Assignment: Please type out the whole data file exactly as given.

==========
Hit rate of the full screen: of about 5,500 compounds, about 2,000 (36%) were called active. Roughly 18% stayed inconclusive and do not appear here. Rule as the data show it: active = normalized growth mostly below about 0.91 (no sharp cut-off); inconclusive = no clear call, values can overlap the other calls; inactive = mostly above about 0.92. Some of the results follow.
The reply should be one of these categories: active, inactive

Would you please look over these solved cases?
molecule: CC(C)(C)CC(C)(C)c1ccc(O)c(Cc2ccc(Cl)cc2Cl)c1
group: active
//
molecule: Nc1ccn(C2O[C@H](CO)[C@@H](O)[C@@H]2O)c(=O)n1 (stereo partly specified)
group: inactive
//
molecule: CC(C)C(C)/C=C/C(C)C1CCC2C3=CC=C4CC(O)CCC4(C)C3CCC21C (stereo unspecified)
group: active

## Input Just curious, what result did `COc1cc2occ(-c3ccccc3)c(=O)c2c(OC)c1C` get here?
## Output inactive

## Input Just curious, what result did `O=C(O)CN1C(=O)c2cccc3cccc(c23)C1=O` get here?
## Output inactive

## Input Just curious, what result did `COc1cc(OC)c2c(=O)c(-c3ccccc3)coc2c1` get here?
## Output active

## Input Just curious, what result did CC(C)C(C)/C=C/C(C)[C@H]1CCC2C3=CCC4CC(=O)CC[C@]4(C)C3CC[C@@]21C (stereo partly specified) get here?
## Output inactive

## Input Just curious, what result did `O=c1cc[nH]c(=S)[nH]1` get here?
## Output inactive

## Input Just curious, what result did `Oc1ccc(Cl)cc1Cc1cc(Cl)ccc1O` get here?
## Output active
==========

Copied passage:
Hit rate of the full screen: of about 5,500 compounds, about 2,000 (36%) were called active. Roughly 18% stayed inconclusive and do not appear here. Rule as the data show it: active = normalized growth mostly below about 0.91 (no sharp cut-off); inconclusive = no clear call, values can overlap the other calls; inactive = mostly above about 0.92. Some of the results follow.
The reply should be one of these categories: active, inactive

Would you please look over these solved cases?
molecule: CC(C)(C)CC(C)(C)c1ccc(O)c(Cc2ccc(Cl)cc2Cl)c1
group: active
//
molecule: Nc1ccn(C2O[C@H](CO)[C@@H](O)[C@@H]2O)c(=O)n1 (stereo partly specified)
group: inactive
//
molecule: CC(C)C(C)/C=C/C(C)C1CCC2C3=CC=C4CC(O)CCC4(C)C3CCC21C (stereo unspecified)
group: active

## Input Just curious, what result did `COc1cc2occ(-c3ccccc3)c(=O)c2c(OC)c1C` get here?
## Output inactive

## Input Just curious, what result did `O=C(O)CN1C(=O)c2cccc3cccc(c23)C1=O` get here?
## Output inactive

## Input Just curious, what result did `COc1cc(OC)c2c(=O)c(-c3ccccc3)coc2c1` get here?
## Output active

## Input Just curious, what result did CC(C)C(C)/C=C/C(C)[C@H]1CCC2C3=CCC4CC(=O)CC[C@]4(C)C3CC[C@@]21C (stereo partly specified) get here?
## Output inactive

## Input Just curious, what result did `O=c1cc[nH]c(=S)[nH]1` get here?
## Output inactive

## Input Just curious, what result did `Oc1ccc(Cl)cc1Cc1cc(Cl)ccc1O` get here?
## Output active